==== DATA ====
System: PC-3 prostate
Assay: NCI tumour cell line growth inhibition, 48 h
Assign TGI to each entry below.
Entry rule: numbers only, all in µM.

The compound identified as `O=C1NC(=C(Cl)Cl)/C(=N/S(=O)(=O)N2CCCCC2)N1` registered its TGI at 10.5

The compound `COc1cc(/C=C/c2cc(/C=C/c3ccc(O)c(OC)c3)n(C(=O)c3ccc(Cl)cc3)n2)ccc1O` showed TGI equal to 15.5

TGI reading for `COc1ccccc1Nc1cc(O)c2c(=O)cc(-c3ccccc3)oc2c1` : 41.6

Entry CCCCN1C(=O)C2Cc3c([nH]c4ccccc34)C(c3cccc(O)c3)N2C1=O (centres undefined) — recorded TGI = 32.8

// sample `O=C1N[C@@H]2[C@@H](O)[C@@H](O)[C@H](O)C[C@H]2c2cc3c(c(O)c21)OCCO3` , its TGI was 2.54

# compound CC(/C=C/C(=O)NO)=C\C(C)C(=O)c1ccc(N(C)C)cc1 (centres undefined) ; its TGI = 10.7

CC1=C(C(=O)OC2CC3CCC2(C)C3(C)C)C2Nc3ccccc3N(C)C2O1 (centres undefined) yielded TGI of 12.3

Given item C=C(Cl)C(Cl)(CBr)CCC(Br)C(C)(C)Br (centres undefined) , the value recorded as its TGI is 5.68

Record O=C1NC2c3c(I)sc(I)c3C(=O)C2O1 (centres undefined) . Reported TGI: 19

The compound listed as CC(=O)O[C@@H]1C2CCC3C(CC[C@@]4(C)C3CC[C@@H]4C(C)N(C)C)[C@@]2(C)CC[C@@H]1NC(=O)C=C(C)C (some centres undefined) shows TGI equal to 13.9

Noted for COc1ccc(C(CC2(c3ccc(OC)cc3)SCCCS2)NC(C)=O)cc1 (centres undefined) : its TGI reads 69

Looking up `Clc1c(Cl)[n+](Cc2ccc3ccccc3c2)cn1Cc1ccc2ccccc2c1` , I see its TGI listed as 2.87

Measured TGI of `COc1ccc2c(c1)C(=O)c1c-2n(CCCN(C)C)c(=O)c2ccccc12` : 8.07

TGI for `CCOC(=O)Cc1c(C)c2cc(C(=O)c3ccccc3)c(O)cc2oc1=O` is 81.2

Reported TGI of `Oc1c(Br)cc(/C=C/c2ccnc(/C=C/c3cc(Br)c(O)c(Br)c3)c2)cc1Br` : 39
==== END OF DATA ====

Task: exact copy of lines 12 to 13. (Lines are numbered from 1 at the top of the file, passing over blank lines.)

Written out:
Given item C=C(Cl)C(Cl)(CBr)CCC(Br)C(C)(C)Br (centres undefined) , the value recorded as its TGI is 5.68

Record O=C1NC2c3c(I)sc(I)c3C(=O)C2O1 (centres undefined) . Reported TGI: 19